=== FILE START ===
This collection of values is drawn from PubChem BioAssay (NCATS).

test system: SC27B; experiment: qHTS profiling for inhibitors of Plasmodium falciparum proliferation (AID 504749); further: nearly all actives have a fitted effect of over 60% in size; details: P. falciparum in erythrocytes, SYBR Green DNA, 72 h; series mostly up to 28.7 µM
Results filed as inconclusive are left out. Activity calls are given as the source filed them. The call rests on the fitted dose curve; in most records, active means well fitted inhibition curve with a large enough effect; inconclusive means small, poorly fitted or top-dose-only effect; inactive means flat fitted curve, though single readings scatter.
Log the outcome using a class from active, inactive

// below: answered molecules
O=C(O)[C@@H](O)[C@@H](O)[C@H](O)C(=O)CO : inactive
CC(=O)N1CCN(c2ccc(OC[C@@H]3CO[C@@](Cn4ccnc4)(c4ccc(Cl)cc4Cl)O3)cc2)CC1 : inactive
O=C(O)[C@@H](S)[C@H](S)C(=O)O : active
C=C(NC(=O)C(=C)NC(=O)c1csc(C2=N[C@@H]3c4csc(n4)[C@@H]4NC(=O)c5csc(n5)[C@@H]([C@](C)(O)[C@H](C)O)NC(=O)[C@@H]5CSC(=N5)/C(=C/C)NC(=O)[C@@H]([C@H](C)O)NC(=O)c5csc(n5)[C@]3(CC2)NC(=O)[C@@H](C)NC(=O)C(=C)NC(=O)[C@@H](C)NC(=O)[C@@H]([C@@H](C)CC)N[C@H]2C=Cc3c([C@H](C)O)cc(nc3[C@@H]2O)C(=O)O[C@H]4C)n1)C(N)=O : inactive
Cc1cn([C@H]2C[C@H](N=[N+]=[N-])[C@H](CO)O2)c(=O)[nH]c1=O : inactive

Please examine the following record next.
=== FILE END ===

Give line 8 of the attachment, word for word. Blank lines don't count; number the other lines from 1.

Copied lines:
O=C(O)[C@@H](S)[C@H](S)C(=O)O : active